Monday, July 6, 2015

How to write a good marketing email

If in every email you send you optimize each of these elements as explained in this guide, you can be sure you have a winning email.
  • Personalisation
Personalisation can still be an important factor in writing effective emails. Recent survey data conducted by Economist Intelligence Data and Lyris shows that the majority (63%) of consumers feel personalisation is so overused that they have become numb to it. Not only that, 33% actually cited personalisation as one of their top annoyances.
Your subscribers know your email is automated, you shouldn’t insult their intelligence by pretending otherwise.
However this doesn’t mean that personalisation is dead.
Check out the graph below which demonstrates how personalisation affected open rates in data analysed from 100’s of millions of email campaigns. So personalisation can give a slight lift, however over­personalisation will cause your response rate to plummet. So personalise the subject or body, but never both.
  • Creative Use Of Images
For years images were tricky because by default gmail had images disabled for all users (as many as 50% of my subscribers use gmail), but they have recently changed this policy, and since, I have been using images in my emails with great effect. Try to use images that arouse curiosity.
For example, if your email is trying to get people to a webpage where they will be watching a video, take a screenshot of the video and embed that image into your email. And of course make the image a clickable link to where you want them to go. What really makes this more effective is to make sure there is a play button in the image, either in the bottom left corner, or right in the middle of the video. You could also screenshot the video at a place that again arouses curiosity.
You’ll often see this tactic used on facebook by sites like buzzfeed or even those spammy “oh my god you must watch this to the end” type posts that you see on facebook. Their images always arouse curiosity and force you to want to click them. You can learn from these techniques, but in an honest, sincere and non spammy way. If promoting a product, you can use clickable images of the product in your emails. Again always try to cause an element of curiosity to get more clicks.
Use images as often as possible but always keep the majority of your email text. Emails with images will get a better response, but use too many images and your response will plummet.
  • Call To Action
Try to ensure that every email you send has THREE calls to action. This has been tested and proven that three is the magic number for getting the most clicks. You can even use four if the email warrants it, but always aim for three link / calls to action, any less and you’re leaving traffic on the table.
  • Sign Off
You should always sign off every email with a personality. What I mean is, and I see this time and time again especially when I join a site and get their welcome email, they sign off with something like:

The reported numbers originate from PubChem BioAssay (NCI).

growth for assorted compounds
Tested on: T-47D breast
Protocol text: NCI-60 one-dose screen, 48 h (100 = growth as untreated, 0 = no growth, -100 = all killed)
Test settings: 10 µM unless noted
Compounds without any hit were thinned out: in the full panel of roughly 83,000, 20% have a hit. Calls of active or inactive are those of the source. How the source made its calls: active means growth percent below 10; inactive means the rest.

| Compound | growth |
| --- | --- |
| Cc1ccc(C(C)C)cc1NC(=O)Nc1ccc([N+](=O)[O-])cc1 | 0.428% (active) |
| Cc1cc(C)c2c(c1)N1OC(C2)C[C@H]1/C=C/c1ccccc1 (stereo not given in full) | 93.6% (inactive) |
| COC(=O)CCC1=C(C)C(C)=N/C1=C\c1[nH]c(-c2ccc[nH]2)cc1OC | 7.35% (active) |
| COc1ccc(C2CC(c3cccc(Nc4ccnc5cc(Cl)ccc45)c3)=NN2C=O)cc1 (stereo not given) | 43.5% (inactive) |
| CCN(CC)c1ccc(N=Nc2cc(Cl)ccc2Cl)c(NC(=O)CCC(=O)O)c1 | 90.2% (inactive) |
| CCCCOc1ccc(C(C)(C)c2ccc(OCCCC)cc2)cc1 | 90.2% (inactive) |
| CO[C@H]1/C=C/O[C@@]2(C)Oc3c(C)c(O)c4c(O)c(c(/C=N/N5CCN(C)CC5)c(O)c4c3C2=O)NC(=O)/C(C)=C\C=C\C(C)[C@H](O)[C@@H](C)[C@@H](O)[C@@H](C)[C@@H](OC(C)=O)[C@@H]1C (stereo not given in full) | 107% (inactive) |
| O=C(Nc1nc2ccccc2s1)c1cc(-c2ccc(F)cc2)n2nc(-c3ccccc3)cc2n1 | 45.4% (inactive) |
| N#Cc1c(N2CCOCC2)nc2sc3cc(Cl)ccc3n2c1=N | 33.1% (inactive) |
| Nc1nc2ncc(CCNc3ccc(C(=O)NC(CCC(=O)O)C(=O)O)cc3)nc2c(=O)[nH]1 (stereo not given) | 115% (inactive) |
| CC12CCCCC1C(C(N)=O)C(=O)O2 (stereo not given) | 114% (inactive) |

The Bestsure Team”
Don’t do this.
Always use a real name, perhaps followed by their position in your team. This helps bring people closer to and feel more connected to your brand. This can also open up another opportunity.
Lets say you have a content writer as part of your team and a customer support agent. If after some time being involved with your site, your subscribers can get to know and expect emails from each of these people.
With this you can send more emails and not seem like you’re overdoing it. Your content writer could send an email about the latest blog post, and on the same day another member of your team can send an email promoting an offer. Coming from the same name this can seem like overkill to some, but your subscribers will not see it that way when the emails are coming from different members of your team.
Now, ideally these will be real separate members of your team.
But there’s nothing unethical about creating a number of different personas and writing the emails yourself, just make sure each writer has their own voice and their own personality.
One could be confident and excited in their words, the other could be more reserved and factual.
This one tactic alone can double your traffic as you can realistically send twice as many emails
and not have people complain.
  • P.S
It has long been taught and remains true to this day that most of the people clicking on links in your emails are clicking on the link in the P.S line.
It makes sense given if they read the email, that's the part they’re at when they finish.
But even among those who scan read or read very little of your email, the P.S will be teh most read part of your email.
So always include a call to action / link in your P.S.
  • Subject Line
When it comes to subject lines, the data shows that short is the way to go, the graph below shows email open rates by subject character length.
  • Pretty conclusive.
There are always going to be exceptions, so don’t ditch what you think could be a great subject
line because it’s longer than 15 characters.
But try to stay within the range most of the time.